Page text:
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Reexamining Human Capital in Kuwait
January 19, 2019, 5:21 pm
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Kuwait scores above the median in the World Bank’s Human Capital Index for 2018. The result might bring a whew of relief from concerned authorities, but the fact remains that despite huge investments in health and education the outcomes have been less than salutary, and the country continues to trail neighbors in the region.

The Human Capital Index (HCI) measures the amount of human capital a child born today can expect to attain by age 18, based on risks to health and education that prevail in the country where the child lives. A country in which a child born today can expect to achieve complete education and full health by age 18, scores a value of 1 on the index. At the other end of the HCI spectrum are countries whose scores are closer to zero. The index is designed to highlight how improvements in current health and education outcomes can shape productivity of the next generation of workers.

In the six-nation Gulf Cooperation Council (GCC) bloc, Bahrain was at pole position with a value of 0.67 and ranked 47th globally, followed closely by the UAE with a score of 0.66 and 49th rank. Oman with a value of 0.62 was 54th globally, while Qatar with a score of 0.60 ranked 60th and Saudi Arabia with 0.59 was ranked 73rd. Kuwait with a score of 0.58 was ranked 77th among the 157 nations assessed for the Index. Singapore topped the list with an index value of 0.88, while Chad in Africa was at the bottom with a 0.29 scoring.

The latest HCI is part of the World Bank’s Human Capital Project 2019, which aims to raise awareness in countries on the importance of building human capital, while highlighting the costs of failing to do so. By improving the skills, health, knowledge and resilience of citizens, which together form the human capital, people can potentially become more productive, and innovative, in addition to becoming more flexible to the changing nature of work. With better and more investments in human capital, countries can also hope to develop greater equity and ensure sustainable economic growth.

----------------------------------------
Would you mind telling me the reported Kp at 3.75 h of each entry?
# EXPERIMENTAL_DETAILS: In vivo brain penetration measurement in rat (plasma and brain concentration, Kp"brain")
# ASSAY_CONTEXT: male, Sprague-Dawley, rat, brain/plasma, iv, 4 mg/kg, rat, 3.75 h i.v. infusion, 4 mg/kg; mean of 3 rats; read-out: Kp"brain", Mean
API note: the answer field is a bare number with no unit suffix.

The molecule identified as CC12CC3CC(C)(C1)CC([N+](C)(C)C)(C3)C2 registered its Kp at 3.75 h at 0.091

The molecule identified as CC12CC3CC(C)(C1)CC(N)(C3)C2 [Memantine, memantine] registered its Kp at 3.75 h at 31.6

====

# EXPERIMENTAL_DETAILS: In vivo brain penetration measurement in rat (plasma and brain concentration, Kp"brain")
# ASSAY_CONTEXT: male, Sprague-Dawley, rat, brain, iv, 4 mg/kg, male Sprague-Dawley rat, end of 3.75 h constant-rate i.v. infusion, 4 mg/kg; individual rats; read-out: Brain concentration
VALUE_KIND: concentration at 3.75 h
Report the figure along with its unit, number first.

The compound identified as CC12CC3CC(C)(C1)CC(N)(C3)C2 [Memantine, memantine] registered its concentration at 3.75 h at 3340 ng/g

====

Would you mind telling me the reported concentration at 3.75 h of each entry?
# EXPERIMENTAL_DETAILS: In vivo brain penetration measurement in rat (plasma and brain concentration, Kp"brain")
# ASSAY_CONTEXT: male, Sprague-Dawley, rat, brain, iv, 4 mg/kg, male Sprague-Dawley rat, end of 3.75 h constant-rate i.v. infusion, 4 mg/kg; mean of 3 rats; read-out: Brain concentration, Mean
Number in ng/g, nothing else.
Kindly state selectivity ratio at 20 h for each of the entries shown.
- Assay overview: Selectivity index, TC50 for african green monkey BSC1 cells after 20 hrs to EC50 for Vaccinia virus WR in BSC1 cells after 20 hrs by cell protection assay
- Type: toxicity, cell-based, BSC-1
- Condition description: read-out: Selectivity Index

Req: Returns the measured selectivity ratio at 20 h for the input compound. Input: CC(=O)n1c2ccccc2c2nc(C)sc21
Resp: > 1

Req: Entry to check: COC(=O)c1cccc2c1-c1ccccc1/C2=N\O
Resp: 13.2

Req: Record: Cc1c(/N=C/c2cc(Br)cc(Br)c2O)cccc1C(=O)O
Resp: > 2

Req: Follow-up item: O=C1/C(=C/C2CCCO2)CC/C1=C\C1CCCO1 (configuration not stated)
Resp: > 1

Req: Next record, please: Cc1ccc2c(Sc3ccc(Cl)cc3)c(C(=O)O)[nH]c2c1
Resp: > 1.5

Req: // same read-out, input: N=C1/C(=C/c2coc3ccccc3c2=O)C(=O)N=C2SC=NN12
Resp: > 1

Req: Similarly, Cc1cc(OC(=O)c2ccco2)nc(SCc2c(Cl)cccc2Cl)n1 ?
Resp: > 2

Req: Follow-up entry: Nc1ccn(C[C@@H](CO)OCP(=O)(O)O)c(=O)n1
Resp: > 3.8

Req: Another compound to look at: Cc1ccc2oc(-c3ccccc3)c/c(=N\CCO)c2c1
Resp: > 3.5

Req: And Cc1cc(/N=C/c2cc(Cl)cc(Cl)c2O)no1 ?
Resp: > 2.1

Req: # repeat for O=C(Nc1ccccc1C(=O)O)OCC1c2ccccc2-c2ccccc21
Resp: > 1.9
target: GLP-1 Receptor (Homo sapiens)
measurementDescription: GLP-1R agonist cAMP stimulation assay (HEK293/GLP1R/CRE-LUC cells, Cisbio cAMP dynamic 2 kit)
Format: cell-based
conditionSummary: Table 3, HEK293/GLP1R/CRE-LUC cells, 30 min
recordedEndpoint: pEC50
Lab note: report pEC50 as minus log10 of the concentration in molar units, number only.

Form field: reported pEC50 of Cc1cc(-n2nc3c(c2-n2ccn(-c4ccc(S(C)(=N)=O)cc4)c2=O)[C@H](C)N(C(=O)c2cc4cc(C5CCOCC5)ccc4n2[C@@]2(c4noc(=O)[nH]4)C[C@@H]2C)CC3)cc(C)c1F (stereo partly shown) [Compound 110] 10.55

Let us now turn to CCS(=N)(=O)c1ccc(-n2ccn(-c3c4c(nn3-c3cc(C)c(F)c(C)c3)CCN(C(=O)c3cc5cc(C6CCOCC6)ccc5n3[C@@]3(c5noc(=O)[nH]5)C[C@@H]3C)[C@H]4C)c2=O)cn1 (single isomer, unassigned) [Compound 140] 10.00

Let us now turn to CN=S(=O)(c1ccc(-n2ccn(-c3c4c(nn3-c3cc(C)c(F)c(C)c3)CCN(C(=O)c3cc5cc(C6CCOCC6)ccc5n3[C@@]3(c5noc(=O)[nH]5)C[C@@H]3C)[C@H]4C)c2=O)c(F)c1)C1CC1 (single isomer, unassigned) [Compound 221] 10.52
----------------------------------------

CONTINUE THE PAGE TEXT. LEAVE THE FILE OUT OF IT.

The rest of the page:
The Index aims to spur governments to spend more on health and education. However, in Kuwait, though there have been ample investments in both these sectors the outcomes still leave much to be desired. While Kuwait fared overall high in health and in certain education metrics, a more granular examination of the data reveals inadequacies and inefficiencies in both areas. Clearly, greater attention needs to be paid to the shortcomings on these fronts in order to better prepare youth to meet and overcome future challenges posed by a rapidly changing world, and to help develop a healthier and more resilient society.

Easily accessible, good-quality healthcare provided to citizens throughout their life has ensured that Kuwait scored very high on health metrics in the HCI. In the probability of survival to age 5, the country was just a notch below the 1 mark, while in the fraction of children under 5 who are not stunted it scored 0.95, and the adult survival rate in the country was 0.92.

However, these health ratios fail to bring out the impaired quality of life that confronts many among the younger population in the country. In the Kuwait National Surveillance System, a study conducted a few years ago by the Ministry of Health, it was found that over 20 percent of school-age children in the country were overweight, with a quarter of them being obese.